The first change was the diversion of the route after the George and Dragon to create the High Street and Farnborough Hill down to Green Street Green; and then continue through that village to rejoin the original route at the far end of Old Hill.  This may also be when the High Road was renamed Church Road.

It is not known exactly when this change to the turnpike route took place, but it was certainly made possible some time between 1789 and 1801, as can be seen by comparing these two versions of these maps. Please note that comparison of these maps, also with later Ordnance Survey maps, reveals that the earlier ones do contain inaccuracies in the precise routing of some of the roads shown.



Survey Of North West Kent 1789
Survey Of The County Of Kent, With Part Of The County Of Essex 1801

Maps: copyright David Hale and the MAPCO : Map And Plan Collection Online website at www.mapco.net.

One odd feature is that in the earlier map Locks Bottom is shown at the foot of Rushmore Hill, with the location we know today simply being called Locks.  This may just be a mapping error. In the second map the name has been changed to Pratts Bottom.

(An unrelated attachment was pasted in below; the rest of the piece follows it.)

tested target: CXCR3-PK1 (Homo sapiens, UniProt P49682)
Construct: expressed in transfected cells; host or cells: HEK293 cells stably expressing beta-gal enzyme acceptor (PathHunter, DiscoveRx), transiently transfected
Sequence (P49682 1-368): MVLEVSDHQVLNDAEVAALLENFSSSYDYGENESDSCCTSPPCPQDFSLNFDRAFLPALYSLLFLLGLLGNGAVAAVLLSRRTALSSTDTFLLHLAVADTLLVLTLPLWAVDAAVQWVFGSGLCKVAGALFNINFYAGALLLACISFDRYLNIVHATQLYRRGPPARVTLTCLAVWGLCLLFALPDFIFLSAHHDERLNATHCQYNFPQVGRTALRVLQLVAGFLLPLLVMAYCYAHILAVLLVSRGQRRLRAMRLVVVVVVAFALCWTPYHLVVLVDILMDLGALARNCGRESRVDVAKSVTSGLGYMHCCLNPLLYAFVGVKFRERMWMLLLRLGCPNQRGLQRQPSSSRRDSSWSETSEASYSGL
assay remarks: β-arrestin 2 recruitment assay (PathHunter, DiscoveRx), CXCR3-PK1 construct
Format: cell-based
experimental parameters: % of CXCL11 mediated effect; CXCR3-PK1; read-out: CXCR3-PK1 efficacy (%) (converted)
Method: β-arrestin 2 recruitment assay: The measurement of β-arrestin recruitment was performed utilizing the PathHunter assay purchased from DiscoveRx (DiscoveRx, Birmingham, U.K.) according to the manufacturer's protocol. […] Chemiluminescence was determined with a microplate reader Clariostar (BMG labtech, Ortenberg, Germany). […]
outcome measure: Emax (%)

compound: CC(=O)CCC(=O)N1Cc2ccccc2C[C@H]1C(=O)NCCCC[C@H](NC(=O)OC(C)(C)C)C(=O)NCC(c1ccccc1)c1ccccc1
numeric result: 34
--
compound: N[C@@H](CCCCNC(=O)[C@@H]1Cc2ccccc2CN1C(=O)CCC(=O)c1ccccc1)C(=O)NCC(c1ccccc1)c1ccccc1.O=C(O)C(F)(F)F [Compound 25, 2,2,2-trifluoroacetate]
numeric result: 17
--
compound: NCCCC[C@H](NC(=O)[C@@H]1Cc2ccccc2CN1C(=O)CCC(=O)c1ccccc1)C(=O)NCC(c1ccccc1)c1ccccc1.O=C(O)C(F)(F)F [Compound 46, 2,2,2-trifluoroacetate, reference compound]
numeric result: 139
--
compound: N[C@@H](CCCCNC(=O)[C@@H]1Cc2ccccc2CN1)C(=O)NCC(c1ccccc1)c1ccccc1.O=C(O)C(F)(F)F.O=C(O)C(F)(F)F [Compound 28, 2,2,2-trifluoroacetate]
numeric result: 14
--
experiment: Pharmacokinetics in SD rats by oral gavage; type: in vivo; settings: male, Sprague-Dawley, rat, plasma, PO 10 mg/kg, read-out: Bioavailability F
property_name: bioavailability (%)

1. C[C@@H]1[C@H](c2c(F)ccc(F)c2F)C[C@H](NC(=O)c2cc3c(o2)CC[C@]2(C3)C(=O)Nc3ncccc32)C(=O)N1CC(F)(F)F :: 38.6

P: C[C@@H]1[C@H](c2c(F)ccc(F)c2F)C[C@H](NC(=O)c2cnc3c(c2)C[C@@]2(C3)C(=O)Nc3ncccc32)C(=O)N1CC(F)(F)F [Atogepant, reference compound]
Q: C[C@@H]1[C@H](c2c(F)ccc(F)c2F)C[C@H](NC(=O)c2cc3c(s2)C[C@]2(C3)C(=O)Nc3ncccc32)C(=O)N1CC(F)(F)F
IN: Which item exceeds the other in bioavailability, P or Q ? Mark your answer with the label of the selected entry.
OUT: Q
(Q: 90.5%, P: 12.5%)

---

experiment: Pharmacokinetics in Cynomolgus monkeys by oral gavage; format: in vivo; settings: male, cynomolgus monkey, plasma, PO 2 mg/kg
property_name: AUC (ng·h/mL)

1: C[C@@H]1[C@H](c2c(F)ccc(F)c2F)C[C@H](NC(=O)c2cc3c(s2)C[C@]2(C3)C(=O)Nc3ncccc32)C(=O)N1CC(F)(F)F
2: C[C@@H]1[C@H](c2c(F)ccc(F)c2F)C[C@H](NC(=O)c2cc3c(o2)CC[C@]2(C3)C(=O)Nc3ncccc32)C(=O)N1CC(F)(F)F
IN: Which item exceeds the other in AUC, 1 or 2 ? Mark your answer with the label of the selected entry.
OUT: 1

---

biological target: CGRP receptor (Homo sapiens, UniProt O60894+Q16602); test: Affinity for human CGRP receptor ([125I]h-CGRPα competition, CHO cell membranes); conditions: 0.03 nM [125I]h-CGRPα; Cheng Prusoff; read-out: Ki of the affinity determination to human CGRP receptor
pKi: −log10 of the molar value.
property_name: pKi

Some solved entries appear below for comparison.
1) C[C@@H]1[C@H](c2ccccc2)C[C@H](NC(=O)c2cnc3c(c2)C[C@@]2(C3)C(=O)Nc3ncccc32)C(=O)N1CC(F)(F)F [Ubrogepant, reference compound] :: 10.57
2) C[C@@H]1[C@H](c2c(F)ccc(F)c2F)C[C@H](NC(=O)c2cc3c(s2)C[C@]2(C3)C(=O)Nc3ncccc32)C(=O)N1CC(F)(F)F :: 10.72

The route from Farnborough down to Green Street Green may have existed as a track before 1800, but it is not shown on the first map, and was clearly not suitable for heavy coach traffic. But by the beginning of the nineteenth century the naturally marshy ground in Green Street Green had been drained, enabling the road to be improved. As a consequence Green Street Green had started to expand from what had previously been little more than a hamlet, and the turnpike route was changed to use Farnborough Hill and run through Green Street Green.

Later the labour of returned Crimean War veterans was used to even up the gradient from top to bottom of the hill, and give the road a hard surface. 

The revised route was easier for the horses than the previous one over Old Hill.  It also enabled businesses in Green Street Green to benefit from turnpike-related trade.

The new route started in the village, taking the path along the High Street to the left of the modern housing shown above, which is on the site of the old George and Dragon. The start of the new Farnborough Hill road is indicated by these modern roadsigns opposite Tubbenden Lane South.  The route then proceeds down Farnborough Hill, across Farnborough Bypass, built in 1927, to enter Green Street Green.

The route then runs through Green Street Green to rejoin the original one at today's roundabout.  In the photo below right the original route is in the distance where Old Hill emerges on the far side of the roundabout. Farnborough bypass is seen in the middle right where the van is joining, and the new route emerges from the right in the foreground having passed through Green Street Green.

Church road ceased to be the main thoroughfare through the village and is today a mostly quiet lane.  Old Hill is still quite busy, and is now one-way in the direction south to north, except for a short section at the Green Street Green end to provide access to housing.

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